Posted by Lisa Disselkamp on December 22, 2015.
Tis the season—the time of year that takes the challenge to balance personal and professional commitments to new heights. While some of the increased stresses businesses and employees experience can be chalked up to the end-of-year holiday rush, they are often accentuated examples of shortcomings that plague workforce management systems year-round.
For many businesses, the holidays can be a make-or-break time of year in terms of sales and profitability, but the welcome boost in activity can complicate the need to fulfill orders and provide sufficient customer service and support. Just when companies need employees to be at their best, holiday-related distractions and demands on employees’ personal time increase. Many employees seek time off for holiday activities and travel, leaving companies in virtually all industries scrambling to ensure proper coverage.
Businesses often experience extreme scheduling difficulties at peak times, perhaps due in part to flawed day-to-day scheduling practices. Here are some common missteps that can make the holidays—and every day—less merry than they could be.
Not knowing or considering employee constraints and preferences.
While the holidays are often an especially busy time, many employees have constraints and demands that affect their availability and desire for work at all times of the year. Transportation, childcare, school—a number of factors, including simple personal preference, can come into play, as can financial considerations. Some employees may need to work a certain number of hours to pay their bills or would be eager to work extra hours or overtime, while others have no such constraints or desires. Effective scheduling practices mean employers have a way to gather and work around or adjust for employee constraints and preferences on a continual basis.
Failing to cross-train employees.
Particularly at busy times, having employees with the ability to cover for one another can be an invaluable scheduling aid and method for managing labor budgets. Cross-training gives employees the flexibility to do different jobs while they’re on duty, rather than having to, say, call in someone from home to cover or work overtime during an especially busy time or when an unexpected staffing shortage occurs.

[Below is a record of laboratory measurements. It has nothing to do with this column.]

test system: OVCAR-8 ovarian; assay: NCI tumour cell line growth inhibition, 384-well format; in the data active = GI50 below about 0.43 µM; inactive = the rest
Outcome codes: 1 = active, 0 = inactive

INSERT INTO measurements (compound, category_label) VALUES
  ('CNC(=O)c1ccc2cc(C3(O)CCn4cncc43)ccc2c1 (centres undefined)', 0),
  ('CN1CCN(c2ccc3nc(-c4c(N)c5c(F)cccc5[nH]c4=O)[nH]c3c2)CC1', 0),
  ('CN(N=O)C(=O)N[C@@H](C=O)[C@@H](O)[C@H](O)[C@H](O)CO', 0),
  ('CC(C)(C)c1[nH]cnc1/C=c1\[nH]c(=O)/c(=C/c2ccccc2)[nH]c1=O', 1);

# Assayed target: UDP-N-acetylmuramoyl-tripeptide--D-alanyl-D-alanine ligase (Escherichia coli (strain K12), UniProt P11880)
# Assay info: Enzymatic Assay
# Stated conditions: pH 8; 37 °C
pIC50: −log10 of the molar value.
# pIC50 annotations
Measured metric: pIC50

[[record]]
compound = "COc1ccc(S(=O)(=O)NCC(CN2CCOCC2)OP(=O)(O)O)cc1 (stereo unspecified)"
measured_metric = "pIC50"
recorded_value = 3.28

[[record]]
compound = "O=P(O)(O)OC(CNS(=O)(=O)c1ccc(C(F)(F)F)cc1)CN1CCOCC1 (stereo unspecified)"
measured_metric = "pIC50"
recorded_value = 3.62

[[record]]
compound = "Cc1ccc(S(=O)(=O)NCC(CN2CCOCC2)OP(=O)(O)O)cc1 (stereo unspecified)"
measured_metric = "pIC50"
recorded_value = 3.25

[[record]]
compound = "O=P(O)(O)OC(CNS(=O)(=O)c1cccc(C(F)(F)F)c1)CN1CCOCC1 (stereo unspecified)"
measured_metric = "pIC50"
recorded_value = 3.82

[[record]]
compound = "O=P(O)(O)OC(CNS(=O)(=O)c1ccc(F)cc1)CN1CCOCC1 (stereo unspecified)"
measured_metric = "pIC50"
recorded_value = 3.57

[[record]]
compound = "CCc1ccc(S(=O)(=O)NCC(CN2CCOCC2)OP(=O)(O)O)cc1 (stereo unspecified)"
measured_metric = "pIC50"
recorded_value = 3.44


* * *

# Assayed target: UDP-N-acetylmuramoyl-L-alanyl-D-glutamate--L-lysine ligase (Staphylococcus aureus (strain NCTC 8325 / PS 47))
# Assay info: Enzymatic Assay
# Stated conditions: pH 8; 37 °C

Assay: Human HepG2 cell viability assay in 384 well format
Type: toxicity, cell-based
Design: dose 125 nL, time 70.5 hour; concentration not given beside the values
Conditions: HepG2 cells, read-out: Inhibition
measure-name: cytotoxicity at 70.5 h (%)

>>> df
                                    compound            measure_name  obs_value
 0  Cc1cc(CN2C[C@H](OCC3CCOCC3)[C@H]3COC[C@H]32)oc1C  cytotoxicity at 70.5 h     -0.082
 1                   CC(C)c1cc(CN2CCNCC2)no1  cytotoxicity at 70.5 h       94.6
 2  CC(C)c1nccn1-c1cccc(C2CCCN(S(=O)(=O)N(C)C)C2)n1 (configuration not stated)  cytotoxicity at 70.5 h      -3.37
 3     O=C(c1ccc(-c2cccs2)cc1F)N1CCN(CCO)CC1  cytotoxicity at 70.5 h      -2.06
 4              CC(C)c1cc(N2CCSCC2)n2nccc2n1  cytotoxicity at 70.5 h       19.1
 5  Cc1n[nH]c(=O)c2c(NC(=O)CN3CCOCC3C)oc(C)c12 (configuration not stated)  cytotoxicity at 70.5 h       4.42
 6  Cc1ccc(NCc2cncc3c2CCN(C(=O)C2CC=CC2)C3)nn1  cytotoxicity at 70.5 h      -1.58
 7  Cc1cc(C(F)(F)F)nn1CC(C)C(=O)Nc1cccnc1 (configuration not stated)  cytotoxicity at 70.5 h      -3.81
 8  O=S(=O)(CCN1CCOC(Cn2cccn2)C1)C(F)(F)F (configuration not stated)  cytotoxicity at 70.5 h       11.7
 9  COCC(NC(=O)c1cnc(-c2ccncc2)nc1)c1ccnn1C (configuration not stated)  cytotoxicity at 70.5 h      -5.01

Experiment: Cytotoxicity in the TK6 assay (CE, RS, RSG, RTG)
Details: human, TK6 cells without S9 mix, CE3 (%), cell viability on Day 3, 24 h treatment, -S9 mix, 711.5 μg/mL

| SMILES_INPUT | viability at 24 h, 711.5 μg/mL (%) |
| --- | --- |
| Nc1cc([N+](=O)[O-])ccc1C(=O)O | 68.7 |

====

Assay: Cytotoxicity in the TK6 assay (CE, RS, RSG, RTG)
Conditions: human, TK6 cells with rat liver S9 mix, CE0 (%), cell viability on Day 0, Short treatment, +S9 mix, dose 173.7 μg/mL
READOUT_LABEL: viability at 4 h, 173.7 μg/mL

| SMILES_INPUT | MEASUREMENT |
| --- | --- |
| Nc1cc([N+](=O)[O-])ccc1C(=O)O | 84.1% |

Not having a handle on costs.
Cost analysis is an essential element of workforce management that can alleviate guesswork when making staffing decisions and help employers avoid unnecessary costs. Can you answer these questions about your business?
While it’s important to be able to back up staffing decisions with cost analysis, it’s possible to spend too much time analyzing and adjusting schedules for little benefit. There are times when minor over- or understaffing is preferable to continual tweaking. Research shows that when managers focus too much on demand variability and attempt to optimize in very small increments, there is minimal actual improvement.1
Improving scheduling practices is just one of the components of Labor Cost Optimization—an ongoing process of monitoring, diligence, and corrective action to optimize labor performance while reducing waste in order to realize significant savings. Optimizing labor practices year-round can go a long way toward alleviating holiday-induced stresses and reaping more of the rewards of the season. If you’re tired of the ongoing struggle, now is the time to resolve to update your workforce management practices in the new year.
|1Lambert, Susan J. 2013. “Avoiding over-optimization in Workforce Optimization Systems.” In Workforce Asset Management (WAM): The Book of Knowledge, edited by Lisa Disselkamp. New Jersey: John Wiley & Sons.|